White balance shift is a great tool for customizing the look of your photographs by changing the color cast. You can control the emotion and color shade by adding or subtracting blue and red. You can create looks that mimic classic film stock or you could invent something unique. Unfortunately you cannot save anymore than one white balance shift preset. I hope that someday Fujifilm will allow you to make many different ones that can be assigned to the quick recall presets, because white balance shift is a powerful tool that I use frequently.


  1. Luís Costa · October 12, 2018

    This was a complete game changer for me when I discovered your “recipes”, up until then I had never considered changing the white balance in the camera! 🙂

    • Ritchie Roesch · October 12, 2018

      It’s amazing how much the white balance shift can change the look of the image.

  2. Ned Chapman · October 12, 2018

    Great post. I’ve been taking a look at this along with your recipes – currently trying out the Kodakchrome.

    I thought that there were 3 options for tweaking the white balance? Auto and then also Custom 1 + 2 WB within the Q menu?

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  6. Eric · January 31, 2019

    You say you can’t save more than one white balance shift preset. What about in your custom presets? I find that whenever I switch presets I still need to adjust the auto WB to match which “recipe” I’m using. Which means I have to refer to a list of 6 (one preset is b&w) auto WB shift settings I keep on my iphone. Love this blog btw. I’ve been moving more and more away from post and trying to get what I want in camera.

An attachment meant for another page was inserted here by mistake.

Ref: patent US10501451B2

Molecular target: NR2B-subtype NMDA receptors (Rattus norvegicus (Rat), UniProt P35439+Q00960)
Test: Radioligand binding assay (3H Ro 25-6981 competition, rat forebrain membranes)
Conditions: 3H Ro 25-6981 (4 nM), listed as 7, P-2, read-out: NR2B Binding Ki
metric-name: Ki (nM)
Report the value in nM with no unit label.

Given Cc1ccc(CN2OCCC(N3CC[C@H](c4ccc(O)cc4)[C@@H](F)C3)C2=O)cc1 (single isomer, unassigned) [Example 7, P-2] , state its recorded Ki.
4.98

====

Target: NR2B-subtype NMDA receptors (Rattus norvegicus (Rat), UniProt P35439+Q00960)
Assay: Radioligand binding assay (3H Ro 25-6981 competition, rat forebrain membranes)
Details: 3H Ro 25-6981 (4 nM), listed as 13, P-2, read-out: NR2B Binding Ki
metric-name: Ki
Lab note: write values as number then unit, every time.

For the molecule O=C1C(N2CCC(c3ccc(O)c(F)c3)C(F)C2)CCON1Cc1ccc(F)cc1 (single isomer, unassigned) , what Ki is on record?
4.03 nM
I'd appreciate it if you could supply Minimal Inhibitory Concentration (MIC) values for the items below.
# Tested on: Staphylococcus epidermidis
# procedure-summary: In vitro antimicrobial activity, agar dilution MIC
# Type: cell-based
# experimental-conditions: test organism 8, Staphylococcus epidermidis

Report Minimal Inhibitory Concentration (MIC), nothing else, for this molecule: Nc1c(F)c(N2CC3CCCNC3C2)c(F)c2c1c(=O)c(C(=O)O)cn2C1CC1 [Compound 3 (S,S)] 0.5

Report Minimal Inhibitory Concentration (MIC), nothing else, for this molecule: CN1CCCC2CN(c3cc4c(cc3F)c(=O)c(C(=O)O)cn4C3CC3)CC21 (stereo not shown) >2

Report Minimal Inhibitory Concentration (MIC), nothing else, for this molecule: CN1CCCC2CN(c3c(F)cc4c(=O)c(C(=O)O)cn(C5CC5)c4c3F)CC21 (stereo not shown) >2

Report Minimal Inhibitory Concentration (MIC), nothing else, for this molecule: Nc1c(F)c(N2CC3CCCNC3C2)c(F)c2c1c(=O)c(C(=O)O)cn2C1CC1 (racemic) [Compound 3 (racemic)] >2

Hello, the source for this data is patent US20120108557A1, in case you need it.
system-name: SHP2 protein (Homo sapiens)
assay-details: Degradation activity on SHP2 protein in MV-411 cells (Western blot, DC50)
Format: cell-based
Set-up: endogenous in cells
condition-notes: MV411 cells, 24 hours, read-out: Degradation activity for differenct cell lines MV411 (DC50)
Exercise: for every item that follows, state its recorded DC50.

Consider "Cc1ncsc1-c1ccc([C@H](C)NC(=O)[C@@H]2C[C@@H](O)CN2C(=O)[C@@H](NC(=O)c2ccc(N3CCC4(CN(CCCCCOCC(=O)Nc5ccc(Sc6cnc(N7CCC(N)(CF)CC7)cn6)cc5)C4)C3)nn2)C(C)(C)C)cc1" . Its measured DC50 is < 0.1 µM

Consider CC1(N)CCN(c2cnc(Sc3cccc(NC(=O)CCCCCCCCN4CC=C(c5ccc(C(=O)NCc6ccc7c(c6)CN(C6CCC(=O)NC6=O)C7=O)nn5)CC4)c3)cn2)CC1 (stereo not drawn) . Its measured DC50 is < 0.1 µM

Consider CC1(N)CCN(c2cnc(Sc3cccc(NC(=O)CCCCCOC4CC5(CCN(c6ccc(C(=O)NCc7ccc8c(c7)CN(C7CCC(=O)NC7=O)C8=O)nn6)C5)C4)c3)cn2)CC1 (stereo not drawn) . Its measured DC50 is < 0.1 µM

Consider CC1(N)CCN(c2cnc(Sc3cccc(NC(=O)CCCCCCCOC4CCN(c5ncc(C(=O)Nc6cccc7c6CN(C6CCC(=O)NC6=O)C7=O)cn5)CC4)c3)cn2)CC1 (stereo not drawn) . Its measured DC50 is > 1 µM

• Ritchie Roesch · January 31, 2019

      Unfortunately I have yet to find a way to save white balance shifts for the different presets. It would be amazing if Fujifilm made it possible in a firmware update. I have many of them memorized, but when I can’t recall I have to look at the recipe (on this website) to remember. Thanks for commenting!

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  21. Humberto Meza · July 27, 2020

    Hello Ritchie. I really love your Film Simulation Recipes! I wonder if there is a way to effectively correlate Fujifilm WB shift parameters (i.e: +5 red, -4 blue) to a WB polar chart set in parameters of Hue (-179 to 180) and Saturation (0 to 1), like the one used in Fujifilm Raw File Converter. If there were a way to correlate them it would be mindblowing, as we could “translate” the WB shift from your recipes, and the rest of the parameters, to any raw file of any picture we might have taken at any time. Thank you and warmest regards!

    • Ritchie Roesch · July 28, 2020

      That’s an interesting suggestion, but I have no idea. I have never used Fujifilm RAW File Converter, not even once. You can use X RAW Studio with these recipes, but obviously that program works much differently. Sorry that I can’t be more helpful.

    • Jelmer · August 12, 2020

      You dan do this in camera post shooting with raw processing. There you can apply any recipe to a raw file and then save it as a new jpeg.